Samvat 2080: ‘Indian economy poised for investment in equity, bonds and gold’

Going forward, we expect large caps to outperform. Firstly, because the valuation scenario for India has become mixed, with mid-caps showing higher valuations, small-caps moderate but at the mid-high range, and large-caps trading aligned with the long-term average and giving the a trend indicating a positive trajectory.

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Second, of significant importance is that large-cap earnings growth in H1 is strong, with high double-digit growth of 30 to 35%, based on Q2 results announced so far. Despite this impressive earnings performance, the performance of Indian stocks and large-cap index, represented by the Nifty100, remains in the low double digits. Expecting a narrowing of the performance of mid- and large-cap peers over the next six months, we believe that large-caps are positioned for better performance. This prospect is also underpinned by resilience to overcome the ongoing global economic challenges.

The key insight from 2079 shows Midcaps outperforming initial expectations. Broad market returns are positive, but the year was characterized by fundamental volatility, a perennial feature of equities. Therefore, it was necessary to constantly reassess stocks, economic conditions, industry dynamics, and geopolitical factors, including qualitative aspects such as behavioral research, in order to evaluate a portfolio. And thirdly, a proactive approach was needed to withdraw and mitigate funds, whether in profit or loss, across stocks, industries and assets. This dynamic strategy had to be done by evaluating key indicators such as bond yield, money supply, inflation, and valuation that suggest a change in risk.

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For Samvat 2080, we feel India is well positioned to invest in multiple assets like Equity, Bonds, Gold and Cash. The country is in a safe zone and can generate a reasonable result in all categories; therefore diversification and risk reduction should be used. India’s economy is forecast to grow based on reforms and building domestic demand. Valuation is neither expensive nor cheap. Therefore, we need to be stock and sector specific when it comes to equities. And Debt is also generating reasonable yield of minimum 7% for sovereign bond papers to 11.25% A. Gold also has a positive outlook due to INR depreciation, slowdown in global economy, stable demand in India, and high geopolitical tension, yes gold has an inverse relationship with risk. A moderate risk averse investor can invest 40% in equity, 40% in Debt and 20% in Gold.

The key global factors to watch in 2080 Samvat are the interest rate cycle and geopolitical tensions. Our understanding is that bond yields are expected to remain in sustained high ranges through 2023-24, with a marginally negative slope due to falling inflation. This is negative for equity but positive for Debt in terms of regular income and upside in NAV. But economic growth is forecast to slow and geopolitical tensions are expected to continue to peak, although both the Ukrainian and Israeli wars are showing improvements in the situation. However, the crude price trend is likely to ease, which should be positive for India. Third, central elections, historical trends show that elections in both India and the United States trigger short-term knee-jerk reactions or consolidation. This is often attributed to a slowdown in decision-making, government spending, and the transition of leadership. Although a change in leadership in the United States is not expected to have a significant impact on the global market, but in India, a change could have a profound impact on the ongoing reform crowd, a situation that is not predicted at the moment.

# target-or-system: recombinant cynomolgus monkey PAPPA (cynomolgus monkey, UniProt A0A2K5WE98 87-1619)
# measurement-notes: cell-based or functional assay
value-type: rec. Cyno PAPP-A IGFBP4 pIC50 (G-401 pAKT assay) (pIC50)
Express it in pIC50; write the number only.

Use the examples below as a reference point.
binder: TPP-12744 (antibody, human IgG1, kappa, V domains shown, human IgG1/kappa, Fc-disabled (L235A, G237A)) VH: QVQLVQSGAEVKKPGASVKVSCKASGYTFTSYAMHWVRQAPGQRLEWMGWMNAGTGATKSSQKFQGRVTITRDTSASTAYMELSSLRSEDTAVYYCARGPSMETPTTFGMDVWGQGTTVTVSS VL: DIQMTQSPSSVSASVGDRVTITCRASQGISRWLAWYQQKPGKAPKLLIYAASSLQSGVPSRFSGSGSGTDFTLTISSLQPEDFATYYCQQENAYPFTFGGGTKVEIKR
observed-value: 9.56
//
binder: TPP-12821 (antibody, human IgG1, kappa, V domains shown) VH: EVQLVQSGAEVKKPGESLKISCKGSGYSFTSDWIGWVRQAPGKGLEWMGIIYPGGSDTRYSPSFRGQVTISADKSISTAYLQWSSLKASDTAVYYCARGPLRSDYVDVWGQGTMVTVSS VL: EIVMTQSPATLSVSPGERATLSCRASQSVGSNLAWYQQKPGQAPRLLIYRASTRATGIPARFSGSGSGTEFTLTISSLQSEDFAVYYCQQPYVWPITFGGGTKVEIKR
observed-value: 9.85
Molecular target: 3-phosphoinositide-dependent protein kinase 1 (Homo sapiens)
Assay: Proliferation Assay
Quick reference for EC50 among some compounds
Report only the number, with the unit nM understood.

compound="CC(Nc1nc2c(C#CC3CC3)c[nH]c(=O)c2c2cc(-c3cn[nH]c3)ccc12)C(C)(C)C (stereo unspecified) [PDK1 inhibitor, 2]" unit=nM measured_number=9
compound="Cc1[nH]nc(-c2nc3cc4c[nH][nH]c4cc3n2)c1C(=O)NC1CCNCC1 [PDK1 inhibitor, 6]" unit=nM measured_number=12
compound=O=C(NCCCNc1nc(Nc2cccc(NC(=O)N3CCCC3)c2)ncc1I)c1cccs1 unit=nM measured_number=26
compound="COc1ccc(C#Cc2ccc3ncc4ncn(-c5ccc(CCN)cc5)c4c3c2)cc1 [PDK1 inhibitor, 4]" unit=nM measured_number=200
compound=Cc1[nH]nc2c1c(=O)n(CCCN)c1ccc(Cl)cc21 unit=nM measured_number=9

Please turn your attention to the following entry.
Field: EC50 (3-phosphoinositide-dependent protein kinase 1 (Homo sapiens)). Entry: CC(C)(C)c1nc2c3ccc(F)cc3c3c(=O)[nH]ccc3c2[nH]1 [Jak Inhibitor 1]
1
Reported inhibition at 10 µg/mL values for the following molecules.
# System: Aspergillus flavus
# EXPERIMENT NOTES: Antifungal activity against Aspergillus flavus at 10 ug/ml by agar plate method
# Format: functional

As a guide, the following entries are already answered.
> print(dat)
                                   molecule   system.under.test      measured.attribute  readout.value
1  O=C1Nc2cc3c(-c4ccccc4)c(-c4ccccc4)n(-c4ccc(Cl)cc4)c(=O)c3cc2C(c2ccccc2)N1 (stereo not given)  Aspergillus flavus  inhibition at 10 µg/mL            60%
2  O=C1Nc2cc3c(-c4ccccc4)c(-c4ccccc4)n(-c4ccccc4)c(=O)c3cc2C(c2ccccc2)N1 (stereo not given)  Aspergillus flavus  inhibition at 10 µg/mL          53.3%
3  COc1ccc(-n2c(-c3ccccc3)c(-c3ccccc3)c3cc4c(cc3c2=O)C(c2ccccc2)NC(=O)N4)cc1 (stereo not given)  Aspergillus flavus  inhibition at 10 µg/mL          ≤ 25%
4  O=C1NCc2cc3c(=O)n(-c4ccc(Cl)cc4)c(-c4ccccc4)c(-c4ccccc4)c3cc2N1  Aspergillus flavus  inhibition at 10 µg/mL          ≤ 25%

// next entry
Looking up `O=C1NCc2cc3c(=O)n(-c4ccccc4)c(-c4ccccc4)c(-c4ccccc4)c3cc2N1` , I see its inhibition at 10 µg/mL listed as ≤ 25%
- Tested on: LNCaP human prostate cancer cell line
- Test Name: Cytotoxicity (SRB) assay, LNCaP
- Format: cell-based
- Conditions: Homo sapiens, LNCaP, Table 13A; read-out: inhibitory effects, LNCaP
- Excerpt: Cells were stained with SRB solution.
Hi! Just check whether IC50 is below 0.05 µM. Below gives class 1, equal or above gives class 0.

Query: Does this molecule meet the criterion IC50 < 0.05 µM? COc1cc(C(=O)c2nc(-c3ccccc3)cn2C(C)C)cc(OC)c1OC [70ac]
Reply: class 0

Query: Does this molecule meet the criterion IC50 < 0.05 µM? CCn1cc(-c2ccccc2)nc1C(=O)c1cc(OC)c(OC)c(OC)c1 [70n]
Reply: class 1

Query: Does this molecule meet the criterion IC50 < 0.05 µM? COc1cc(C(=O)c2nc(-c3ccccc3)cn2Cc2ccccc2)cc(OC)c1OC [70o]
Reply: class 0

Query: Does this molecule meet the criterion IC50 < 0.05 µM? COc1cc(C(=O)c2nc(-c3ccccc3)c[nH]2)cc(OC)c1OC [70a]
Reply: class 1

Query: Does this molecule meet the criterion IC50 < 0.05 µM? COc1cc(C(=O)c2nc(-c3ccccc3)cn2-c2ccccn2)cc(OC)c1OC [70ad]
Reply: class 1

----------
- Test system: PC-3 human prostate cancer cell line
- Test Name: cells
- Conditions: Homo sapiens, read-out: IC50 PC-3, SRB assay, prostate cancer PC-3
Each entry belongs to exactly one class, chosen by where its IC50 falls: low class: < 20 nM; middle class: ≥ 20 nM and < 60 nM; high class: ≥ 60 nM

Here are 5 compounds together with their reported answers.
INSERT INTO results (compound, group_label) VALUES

We have a target of 21,000 for Nifty50 for next year, December 2024, which translates to 70,000 for Sensex, indicating that we can expect a broad positive return of around 8% from now. In 2080 Samvat will focus on large cap and focus on domestic demand like consumer, manufacturing, infrared and energy, which can provide better return compared to broad market. In addition, we recommend adopting an accumulation strategy for export-oriented sectors, including IT, Pharmaceuticals and Chemicals, for long-term investors.

Author Vinod Nair is Head of Research at Geojit Financial Services.

Disclaimer: The above opinions and recommendations are the opinions and recommendations of individual analysts or brokerage firms, and not the views of Mint. We encourage investors to check with certified experts before making any investment decision.

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Updated: 12 November 2023, 10:05 AM IST

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